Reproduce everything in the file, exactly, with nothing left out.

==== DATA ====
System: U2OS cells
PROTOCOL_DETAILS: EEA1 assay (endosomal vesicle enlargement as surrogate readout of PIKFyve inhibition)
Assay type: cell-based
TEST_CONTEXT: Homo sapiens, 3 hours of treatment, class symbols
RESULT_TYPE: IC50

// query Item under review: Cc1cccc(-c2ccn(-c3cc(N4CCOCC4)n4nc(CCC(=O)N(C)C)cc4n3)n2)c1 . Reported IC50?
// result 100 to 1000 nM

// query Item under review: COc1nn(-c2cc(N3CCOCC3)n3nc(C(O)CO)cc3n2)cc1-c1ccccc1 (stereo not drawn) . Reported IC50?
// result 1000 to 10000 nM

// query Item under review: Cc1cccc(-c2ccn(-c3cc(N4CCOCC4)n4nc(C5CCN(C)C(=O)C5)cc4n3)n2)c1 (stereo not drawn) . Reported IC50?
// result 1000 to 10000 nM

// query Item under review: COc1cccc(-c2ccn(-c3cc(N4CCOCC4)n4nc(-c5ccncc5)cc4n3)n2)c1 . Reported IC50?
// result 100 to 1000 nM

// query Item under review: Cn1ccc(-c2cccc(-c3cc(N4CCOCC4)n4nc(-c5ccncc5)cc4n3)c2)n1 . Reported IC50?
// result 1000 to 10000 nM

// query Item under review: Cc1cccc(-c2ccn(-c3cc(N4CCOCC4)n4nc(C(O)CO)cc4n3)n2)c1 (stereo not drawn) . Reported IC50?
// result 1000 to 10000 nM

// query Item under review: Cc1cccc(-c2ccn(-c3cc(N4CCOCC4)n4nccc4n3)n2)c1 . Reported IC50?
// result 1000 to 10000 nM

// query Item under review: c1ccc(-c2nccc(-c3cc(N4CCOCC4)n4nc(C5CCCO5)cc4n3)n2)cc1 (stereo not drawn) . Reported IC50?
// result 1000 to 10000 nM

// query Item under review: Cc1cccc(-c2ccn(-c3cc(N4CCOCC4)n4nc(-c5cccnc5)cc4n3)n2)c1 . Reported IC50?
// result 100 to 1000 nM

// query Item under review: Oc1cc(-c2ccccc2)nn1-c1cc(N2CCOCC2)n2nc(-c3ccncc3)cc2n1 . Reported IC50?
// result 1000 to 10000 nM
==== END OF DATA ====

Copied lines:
System: U2OS cells
PROTOCOL_DETAILS: EEA1 assay (endosomal vesicle enlargement as surrogate readout of PIKFyve inhibition)
Assay type: cell-based
TEST_CONTEXT: Homo sapiens, 3 hours of treatment, class symbols
RESULT_TYPE: IC50

// query Item under review: Cc1cccc(-c2ccn(-c3cc(N4CCOCC4)n4nc(CCC(=O)N(C)C)cc4n3)n2)c1 . Reported IC50?
// result 100 to 1000 nM

// query Item under review: COc1nn(-c2cc(N3CCOCC3)n3nc(C(O)CO)cc3n2)cc1-c1ccccc1 (stereo not drawn) . Reported IC50?
// result 1000 to 10000 nM

// query Item under review: Cc1cccc(-c2ccn(-c3cc(N4CCOCC4)n4nc(C5CCN(C)C(=O)C5)cc4n3)n2)c1 (stereo not drawn) . Reported IC50?
// result 1000 to 10000 nM

// query Item under review: COc1cccc(-c2ccn(-c3cc(N4CCOCC4)n4nc(-c5ccncc5)cc4n3)n2)c1 . Reported IC50?
// result 100 to 1000 nM

// query Item under review: Cn1ccc(-c2cccc(-c3cc(N4CCOCC4)n4nc(-c5ccncc5)cc4n3)c2)n1 . Reported IC50?
// result 1000 to 10000 nM

// query Item under review: Cc1cccc(-c2ccn(-c3cc(N4CCOCC4)n4nc(C(O)CO)cc4n3)n2)c1 (stereo not drawn) . Reported IC50?
// result 1000 to 10000 nM

// query Item under review: Cc1cccc(-c2ccn(-c3cc(N4CCOCC4)n4nccc4n3)n2)c1 . Reported IC50?
// result 1000 to 10000 nM

// query Item under review: c1ccc(-c2nccc(-c3cc(N4CCOCC4)n4nc(C5CCCO5)cc4n3)n2)cc1 (stereo not drawn) . Reported IC50?
// result 1000 to 10000 nM

// query Item under review: Cc1cccc(-c2ccn(-c3cc(N4CCOCC4)n4nc(-c5cccnc5)cc4n3)n2)c1 . Reported IC50?
// result 100 to 1000 nM

// query Item under review: Oc1cc(-c2ccccc2)nn1-c1cc(N2CCOCC2)n2nc(-c3ccncc3)cc2n1 . Reported IC50?
// result 1000 to 10000 nM